Commencing today – World Food Day – in Des Moines, Iowa, the 2019 Norman E. Borlaug International Symposium, widely known as the Borlaug Dialogue, is set to focus on the prominent global issues of food security, conflict and development.
The official theme for this year’s Borlaug Dialogue is ‘Pax Agricultura: Peace Through Agriculture’, which will cover the most pressing topics affecting global agriculture and food security today, from climate resilience and scientific innovation to diplomacy and corporate leadership.
Over 1,200 delegates from more than 65 countries are expected to attend the three-day conference, including international leaders, farmers, policymakers, agribusiness executives, NGOs, and academic, scientific and development experts. All have a common goal: to unite in the struggle against world hunger and malnutrition.
Speakers from a number of Farming First’s supporter and partner organisations – including CGIAR, GAIN, IFPRI, The Chicago Council on Global Affairs and AGRA – will participate in Dialogue events. Sessions will include panel discussions, report launches and side-events, with the theme of achieving peace through agriculture underpinning the Dialogue’s proceedings.
On Thursday, attendees will gather at the Iowa State Capitol for this year’s World Food Prize Laureate Award Ceremony in honour of the 2019 Laureate Simon Groot, which is set to be a highlight of the week.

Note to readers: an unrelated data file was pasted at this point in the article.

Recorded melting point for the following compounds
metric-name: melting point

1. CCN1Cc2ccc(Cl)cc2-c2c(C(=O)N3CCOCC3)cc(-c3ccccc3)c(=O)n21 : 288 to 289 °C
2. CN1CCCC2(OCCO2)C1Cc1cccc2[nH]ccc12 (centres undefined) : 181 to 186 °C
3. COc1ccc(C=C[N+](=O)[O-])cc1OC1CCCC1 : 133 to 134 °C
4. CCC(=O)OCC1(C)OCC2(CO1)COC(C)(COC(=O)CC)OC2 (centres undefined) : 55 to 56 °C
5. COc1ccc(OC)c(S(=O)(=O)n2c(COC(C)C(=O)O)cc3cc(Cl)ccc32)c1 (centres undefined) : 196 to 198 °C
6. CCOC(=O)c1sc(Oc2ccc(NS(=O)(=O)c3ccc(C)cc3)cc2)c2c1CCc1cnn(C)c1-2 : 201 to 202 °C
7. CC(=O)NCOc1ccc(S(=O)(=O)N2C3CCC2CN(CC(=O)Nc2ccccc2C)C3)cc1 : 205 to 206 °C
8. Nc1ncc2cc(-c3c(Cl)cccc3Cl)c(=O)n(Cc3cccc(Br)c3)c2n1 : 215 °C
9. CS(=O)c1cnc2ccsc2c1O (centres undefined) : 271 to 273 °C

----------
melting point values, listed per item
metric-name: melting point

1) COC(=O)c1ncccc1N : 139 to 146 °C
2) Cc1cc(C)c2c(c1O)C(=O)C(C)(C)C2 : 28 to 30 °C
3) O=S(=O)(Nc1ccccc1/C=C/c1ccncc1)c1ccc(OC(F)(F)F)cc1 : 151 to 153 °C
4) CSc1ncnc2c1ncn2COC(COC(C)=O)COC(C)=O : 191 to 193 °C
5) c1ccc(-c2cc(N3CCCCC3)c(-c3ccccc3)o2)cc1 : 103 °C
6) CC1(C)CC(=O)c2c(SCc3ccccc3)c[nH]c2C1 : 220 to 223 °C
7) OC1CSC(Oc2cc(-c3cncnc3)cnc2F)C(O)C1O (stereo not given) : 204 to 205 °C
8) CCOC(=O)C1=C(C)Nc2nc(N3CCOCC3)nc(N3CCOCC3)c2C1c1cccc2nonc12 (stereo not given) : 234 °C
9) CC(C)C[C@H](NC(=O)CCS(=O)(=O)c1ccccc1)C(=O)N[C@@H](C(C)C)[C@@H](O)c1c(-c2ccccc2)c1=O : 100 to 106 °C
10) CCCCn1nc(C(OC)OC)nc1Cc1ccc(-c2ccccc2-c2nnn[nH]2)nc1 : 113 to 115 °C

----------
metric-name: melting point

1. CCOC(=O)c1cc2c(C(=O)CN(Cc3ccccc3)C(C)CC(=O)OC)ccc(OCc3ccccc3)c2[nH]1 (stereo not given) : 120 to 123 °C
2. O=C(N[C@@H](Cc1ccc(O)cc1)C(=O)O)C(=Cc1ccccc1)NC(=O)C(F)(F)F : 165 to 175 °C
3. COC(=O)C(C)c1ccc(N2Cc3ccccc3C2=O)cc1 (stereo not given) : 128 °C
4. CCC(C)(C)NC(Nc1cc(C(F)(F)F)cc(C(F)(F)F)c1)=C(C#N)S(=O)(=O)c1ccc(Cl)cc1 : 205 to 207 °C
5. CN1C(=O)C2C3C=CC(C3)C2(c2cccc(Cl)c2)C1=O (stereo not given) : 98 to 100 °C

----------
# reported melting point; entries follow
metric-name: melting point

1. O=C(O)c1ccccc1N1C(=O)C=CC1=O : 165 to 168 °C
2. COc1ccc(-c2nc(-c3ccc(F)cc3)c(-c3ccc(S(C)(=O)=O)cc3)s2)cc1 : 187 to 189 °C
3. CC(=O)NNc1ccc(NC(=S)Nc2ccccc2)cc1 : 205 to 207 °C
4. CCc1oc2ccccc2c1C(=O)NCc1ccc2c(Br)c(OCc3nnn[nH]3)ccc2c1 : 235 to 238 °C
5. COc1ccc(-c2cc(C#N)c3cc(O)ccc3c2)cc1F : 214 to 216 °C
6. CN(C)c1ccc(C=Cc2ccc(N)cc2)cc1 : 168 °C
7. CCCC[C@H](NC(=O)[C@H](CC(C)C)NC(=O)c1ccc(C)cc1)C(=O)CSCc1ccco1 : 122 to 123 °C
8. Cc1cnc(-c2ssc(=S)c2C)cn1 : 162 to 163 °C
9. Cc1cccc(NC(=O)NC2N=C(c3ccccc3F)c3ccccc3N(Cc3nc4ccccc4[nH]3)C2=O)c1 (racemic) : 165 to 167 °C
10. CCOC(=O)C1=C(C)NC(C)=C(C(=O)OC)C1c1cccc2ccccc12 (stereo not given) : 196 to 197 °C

Running in tandem from 17-19 October is the Global Youth Institute, which will see 200 exceptional high school students from around the world convene in Des Moines to interact with global experts, connect with other student leaders, present their research, tour innovative facilities, get involved with hands-on projects, and attend the Borlaug Dialogue and Laureate Award Ceremony.
Peace Through Agriculture – In Action
The theme of this year’s Borlaug Dialogue centres on the part that agriculture can play in establishing peace – a feat demonstrated by the development work of Farming First supporter, Farm Africa.
Through its ongoing project in the Somali region of Ethiopia – ‘Livelihoods for refugee and host communities’ – the organisation has been helping Somalian refugees fleeing conflict since January 2018.
People rely on livestock and food aid in this arid area to make ends meet. Regular droughts have seen grasslands shrink and water sources disappear. The region hosts thousands of Somalian refugees fleeing conflict and food insecurity, which places additional pressure on the area’s dwindling natural resources and creates friction between refugee and host communities.
Farm Africa is working with Mercy Corps – as part of a Sida-funded project run by the World Food Programme – to bring 1,000 refugees and 1,000 Ethiopian hosts together, to rehabilitate degraded grazing land, turn drylands into productive farmland and gain access to the seed, irrigation equipment and spare parts needed to kick-start commercial agricultural production.